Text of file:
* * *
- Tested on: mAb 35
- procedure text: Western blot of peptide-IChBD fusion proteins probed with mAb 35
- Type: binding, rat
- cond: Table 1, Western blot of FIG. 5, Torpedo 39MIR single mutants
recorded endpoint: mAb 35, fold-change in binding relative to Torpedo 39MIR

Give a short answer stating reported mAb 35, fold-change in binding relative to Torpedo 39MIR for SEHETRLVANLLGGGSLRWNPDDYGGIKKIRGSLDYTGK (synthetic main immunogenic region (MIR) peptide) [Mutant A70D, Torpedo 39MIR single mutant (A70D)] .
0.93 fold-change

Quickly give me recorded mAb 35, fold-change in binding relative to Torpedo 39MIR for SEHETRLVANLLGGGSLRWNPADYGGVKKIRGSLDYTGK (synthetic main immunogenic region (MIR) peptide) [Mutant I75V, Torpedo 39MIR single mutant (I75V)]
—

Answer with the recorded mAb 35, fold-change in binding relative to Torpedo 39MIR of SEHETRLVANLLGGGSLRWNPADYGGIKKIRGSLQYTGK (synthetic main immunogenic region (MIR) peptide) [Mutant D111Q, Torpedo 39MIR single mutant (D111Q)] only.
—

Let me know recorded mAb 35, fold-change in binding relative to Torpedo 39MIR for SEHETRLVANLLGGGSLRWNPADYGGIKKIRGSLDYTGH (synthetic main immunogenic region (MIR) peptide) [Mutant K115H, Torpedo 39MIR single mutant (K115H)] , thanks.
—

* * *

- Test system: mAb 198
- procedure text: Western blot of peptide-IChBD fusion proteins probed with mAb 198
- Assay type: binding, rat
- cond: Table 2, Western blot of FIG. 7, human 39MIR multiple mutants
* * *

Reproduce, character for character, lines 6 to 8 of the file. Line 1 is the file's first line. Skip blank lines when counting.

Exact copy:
Give a short answer stating reported mAb 35, fold-change in binding relative to Torpedo 39MIR for SEHETRLVANLLGGGSLRWNPDDYGGIKKIRGSLDYTGK (synthetic main immunogenic region (MIR) peptide) [Mutant A70D, Torpedo 39MIR single mutant (A70D)] .
0.93 fold-change

Quickly give me recorded mAb 35, fold-change in binding relative to Torpedo 39MIR for SEHETRLVANLLGGGSLRWNPADYGGVKKIRGSLDYTGK (synthetic main immunogenic region (MIR) peptide) [Mutant I75V, Torpedo 39MIR single mutant (I75V)]